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Weston Workers Seek a 'Plan B'

After the 9/11 terror attacks, the New York-based company that Pam Whittemore worked at decided to relocate, and she was left to pick up the pieces.

The Weston resident inherited "all of the tools of the trade" to start her own business, including a blueprint machine, drawing board and clients. At Drum Hill Designs , Whittemore offers planning and design for different areas of a home.

"Starting my own business was not what I originally had in mind,” says Whittemore. “But as it turned out, it was the best thing to happen to my career as a kitchen designer. It also promoted personal growth and creativity."

A new trend in employment is people with jobs looking for backup plans, said Paska Nayden, a business coach from Easton. At a recent Webinar, Nayden and her sister, Lena Gjonaj, also of Easton, found that 50 percent of the participants had jobs but were concerned about losing them. Nayden and Gjonaj host a business networking group every Tuesday from 10 a.m. to 1 p.m. at the Easton Public Library. The sessions will run through May 31.

"Small businesses fuel America," said Nayden. On average, it takes six to 12 months for a business to start generating income, she said. Many people opt to own businesses but hire managers while they work at jobs and draw salaries elsewhere.

Whittemore said success can be measured in a variety of ways, and she feels lucky to love what she does. "I think the best way to measure success is how you feel about your job," sge said. "Is it fulfilling, and can you support yourself and wake up in the morning and look forward to a challenging day and feel rewarded at the end of it?"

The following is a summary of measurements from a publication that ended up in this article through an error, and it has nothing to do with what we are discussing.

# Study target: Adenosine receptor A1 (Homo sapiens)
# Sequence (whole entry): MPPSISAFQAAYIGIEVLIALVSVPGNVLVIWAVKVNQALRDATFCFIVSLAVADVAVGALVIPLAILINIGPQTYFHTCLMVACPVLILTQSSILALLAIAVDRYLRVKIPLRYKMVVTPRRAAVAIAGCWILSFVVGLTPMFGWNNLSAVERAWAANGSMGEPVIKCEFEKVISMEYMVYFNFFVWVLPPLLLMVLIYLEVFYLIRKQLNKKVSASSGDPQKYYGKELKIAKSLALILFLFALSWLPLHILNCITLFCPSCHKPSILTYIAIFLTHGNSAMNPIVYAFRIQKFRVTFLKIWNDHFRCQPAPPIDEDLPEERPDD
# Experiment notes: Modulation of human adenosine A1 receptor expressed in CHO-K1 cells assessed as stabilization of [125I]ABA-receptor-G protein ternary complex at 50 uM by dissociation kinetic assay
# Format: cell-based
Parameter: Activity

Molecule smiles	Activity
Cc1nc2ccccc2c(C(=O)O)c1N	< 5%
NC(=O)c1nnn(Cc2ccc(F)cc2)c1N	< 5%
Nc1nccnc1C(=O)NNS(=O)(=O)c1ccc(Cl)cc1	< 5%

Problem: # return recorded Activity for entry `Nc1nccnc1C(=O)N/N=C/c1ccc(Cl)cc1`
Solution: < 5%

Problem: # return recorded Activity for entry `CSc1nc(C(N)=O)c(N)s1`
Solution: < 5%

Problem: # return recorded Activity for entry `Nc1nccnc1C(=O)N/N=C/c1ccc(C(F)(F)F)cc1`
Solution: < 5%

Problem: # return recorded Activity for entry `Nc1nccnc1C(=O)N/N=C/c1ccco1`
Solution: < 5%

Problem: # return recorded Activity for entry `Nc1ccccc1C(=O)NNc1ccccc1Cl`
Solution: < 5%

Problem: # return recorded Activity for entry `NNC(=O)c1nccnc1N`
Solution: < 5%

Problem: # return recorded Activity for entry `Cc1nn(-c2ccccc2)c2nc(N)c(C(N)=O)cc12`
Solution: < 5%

But many of the people currently unemployed face bigger issues than just finding their dream jobs. The biggest problem in the job market is age discrimination, said Nayden. "People 45 to 50 years old are not finding a job. They're being told, 'Why would you take a lower-paying job when you have too much experience.' That trend hasn't changed much," said Nayden.

Gjonaj said the unemployment figures provided by the Labor Department are not all inclusive and the actual number is higher. "There is an uncategorized group – the group that has given up. They no longer collect unemployment and they still don't have a job," she said.

In their group, Nayden and Gjonaj see young adults who are right out of college, mothers looking to reinvent themselves, white-collar executives out of jobs and retirees.

"There was one student who graduated from Northeastern with a great GPA and couldn't find a job. Two months ago, he found an entry-level job in Boston," said Nayden. "May is around the corner and students will be graduating from college. ... I don't see a job creation rate in Connecticut to meet the demand."

She said some women are looking to find jobs because their husbands were laid off. And there are couples who both have lost their jobs. Weston's unemployment rate was 5.8 percent for March, with 281 unemployed out of 4,881 people in the labor force, according to the Connecticut Department of Labor's Website. Connecticut's unemployment rate for March was 9.3 percent, with 174,900 people unemployed.

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